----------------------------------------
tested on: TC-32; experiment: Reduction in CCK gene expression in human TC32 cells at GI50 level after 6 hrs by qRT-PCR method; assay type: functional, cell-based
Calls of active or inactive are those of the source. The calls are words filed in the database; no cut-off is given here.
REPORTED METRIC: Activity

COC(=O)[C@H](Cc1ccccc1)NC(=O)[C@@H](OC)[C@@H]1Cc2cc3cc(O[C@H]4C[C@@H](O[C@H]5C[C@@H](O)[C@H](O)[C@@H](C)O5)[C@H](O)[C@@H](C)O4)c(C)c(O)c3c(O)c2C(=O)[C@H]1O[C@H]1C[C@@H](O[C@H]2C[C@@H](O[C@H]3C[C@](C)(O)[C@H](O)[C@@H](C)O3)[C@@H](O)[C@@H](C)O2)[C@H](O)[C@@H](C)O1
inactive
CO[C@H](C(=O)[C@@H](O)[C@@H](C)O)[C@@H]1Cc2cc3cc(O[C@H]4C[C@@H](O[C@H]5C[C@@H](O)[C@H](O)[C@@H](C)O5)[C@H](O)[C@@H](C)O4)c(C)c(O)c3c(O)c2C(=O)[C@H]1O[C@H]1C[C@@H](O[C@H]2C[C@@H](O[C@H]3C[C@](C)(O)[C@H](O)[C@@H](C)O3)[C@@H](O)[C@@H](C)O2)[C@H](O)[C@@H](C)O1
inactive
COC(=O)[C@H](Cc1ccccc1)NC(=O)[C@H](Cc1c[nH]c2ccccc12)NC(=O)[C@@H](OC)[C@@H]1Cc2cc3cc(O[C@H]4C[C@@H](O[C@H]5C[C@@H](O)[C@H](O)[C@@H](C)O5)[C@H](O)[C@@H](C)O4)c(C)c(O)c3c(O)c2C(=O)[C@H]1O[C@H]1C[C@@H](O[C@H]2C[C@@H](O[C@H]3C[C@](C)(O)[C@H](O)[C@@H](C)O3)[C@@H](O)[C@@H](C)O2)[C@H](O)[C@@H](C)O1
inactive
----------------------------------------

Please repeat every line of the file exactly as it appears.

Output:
tested on: TC-32; experiment: Reduction in CCK gene expression in human TC32 cells at GI50 level after 6 hrs by qRT-PCR method; assay type: functional, cell-based
Calls of active or inactive are those of the source. The calls are words filed in the database; no cut-off is given here.
REPORTED METRIC: Activity

COC(=O)[C@H](Cc1ccccc1)NC(=O)[C@@H](OC)[C@@H]1Cc2cc3cc(O[C@H]4C[C@@H](O[C@H]5C[C@@H](O)[C@H](O)[C@@H](C)O5)[C@H](O)[C@@H](C)O4)c(C)c(O)c3c(O)c2C(=O)[C@H]1O[C@H]1C[C@@H](O[C@H]2C[C@@H](O[C@H]3C[C@](C)(O)[C@H](O)[C@@H](C)O3)[C@@H](O)[C@@H](C)O2)[C@H](O)[C@@H](C)O1
inactive
CO[C@H](C(=O)[C@@H](O)[C@@H](C)O)[C@@H]1Cc2cc3cc(O[C@H]4C[C@@H](O[C@H]5C[C@@H](O)[C@H](O)[C@@H](C)O5)[C@H](O)[C@@H](C)O4)c(C)c(O)c3c(O)c2C(=O)[C@H]1O[C@H]1C[C@@H](O[C@H]2C[C@@H](O[C@H]3C[C@](C)(O)[C@H](O)[C@@H](C)O3)[C@@H](O)[C@@H](C)O2)[C@H](O)[C@@H](C)O1
inactive
COC(=O)[C@H](Cc1ccccc1)NC(=O)[C@H](Cc1c[nH]c2ccccc12)NC(=O)[C@@H](OC)[C@@H]1Cc2cc3cc(O[C@H]4C[C@@H](O[C@H]5C[C@@H](O)[C@H](O)[C@@H](C)O5)[C@H](O)[C@@H](C)O4)c(C)c(O)c3c(O)c2C(=O)[C@H]1O[C@H]1C[C@@H](O[C@H]2C[C@@H](O[C@H]3C[C@](C)(O)[C@H](O)[C@@H](C)O3)[C@@H](O)[C@@H](C)O2)[C@H](O)[C@@H](C)O1
inactive